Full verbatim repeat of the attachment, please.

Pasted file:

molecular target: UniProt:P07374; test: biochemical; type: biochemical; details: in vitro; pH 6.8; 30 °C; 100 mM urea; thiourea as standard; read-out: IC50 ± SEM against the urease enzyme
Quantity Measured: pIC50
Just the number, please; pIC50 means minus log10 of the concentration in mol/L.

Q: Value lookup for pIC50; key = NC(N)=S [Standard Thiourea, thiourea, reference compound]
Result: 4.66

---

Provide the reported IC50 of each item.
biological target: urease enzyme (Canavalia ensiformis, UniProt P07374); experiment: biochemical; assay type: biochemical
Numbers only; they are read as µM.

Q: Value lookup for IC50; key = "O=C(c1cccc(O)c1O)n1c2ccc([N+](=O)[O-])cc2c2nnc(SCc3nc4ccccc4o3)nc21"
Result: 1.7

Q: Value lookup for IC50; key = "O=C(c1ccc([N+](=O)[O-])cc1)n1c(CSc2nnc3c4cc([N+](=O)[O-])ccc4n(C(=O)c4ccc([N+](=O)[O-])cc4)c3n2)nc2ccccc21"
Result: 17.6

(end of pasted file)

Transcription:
molecular target: UniProt:P07374; test: biochemical; type: biochemical; details: in vitro; pH 6.8; 30 °C; 100 mM urea; thiourea as standard; read-out: IC50 ± SEM against the urease enzyme
Quantity Measured: pIC50
Just the number, please; pIC50 means minus log10 of the concentration in mol/L.

Q: Value lookup for pIC50; key = NC(N)=S [Standard Thiourea, thiourea, reference compound]
Result: 4.66

---

Provide the reported IC50 of each item.
biological target: urease enzyme (Canavalia ensiformis, UniProt P07374); experiment: biochemical; assay type: biochemical
Numbers only; they are read as µM.

Q: Value lookup for IC50; key = "O=C(c1cccc(O)c1O)n1c2ccc([N+](=O)[O-])cc2c2nnc(SCc3nc4ccccc4o3)nc21"
Result: 1.7

Q: Value lookup for IC50; key = "O=C(c1ccc([N+](=O)[O-])cc1)n1c(CSc2nnc3c4cc([N+](=O)[O-])ccc4n(C(=O)c4ccc([N+](=O)[O-])cc4)c3n2)nc2ccccc21"
Result: 17.6